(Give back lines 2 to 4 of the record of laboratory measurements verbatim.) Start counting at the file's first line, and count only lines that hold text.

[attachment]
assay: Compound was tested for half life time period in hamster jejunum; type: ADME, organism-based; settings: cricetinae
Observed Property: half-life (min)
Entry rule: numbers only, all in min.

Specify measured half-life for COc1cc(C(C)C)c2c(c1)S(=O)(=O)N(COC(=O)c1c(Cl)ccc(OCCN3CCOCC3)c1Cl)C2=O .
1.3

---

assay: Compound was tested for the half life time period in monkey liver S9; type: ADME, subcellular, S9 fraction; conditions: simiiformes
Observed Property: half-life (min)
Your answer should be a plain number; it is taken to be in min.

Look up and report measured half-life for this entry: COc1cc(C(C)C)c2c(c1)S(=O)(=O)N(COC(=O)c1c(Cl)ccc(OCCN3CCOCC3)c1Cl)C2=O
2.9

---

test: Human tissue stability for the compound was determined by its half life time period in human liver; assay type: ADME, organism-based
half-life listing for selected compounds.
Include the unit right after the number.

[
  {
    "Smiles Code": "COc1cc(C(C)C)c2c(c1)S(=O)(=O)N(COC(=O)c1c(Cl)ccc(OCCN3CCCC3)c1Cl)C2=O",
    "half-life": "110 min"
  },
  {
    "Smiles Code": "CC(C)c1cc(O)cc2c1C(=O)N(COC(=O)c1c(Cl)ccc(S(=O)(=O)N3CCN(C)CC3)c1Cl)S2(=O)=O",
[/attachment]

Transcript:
Observed Property: half-life (min)
Entry rule: numbers only, all in min.

Specify measured half-life for COc1cc(C(C)C)c2c(c1)S(=O)(=O)N(COC(=O)c1c(Cl)ccc(OCCN3CCOCC3)c1Cl)C2=O .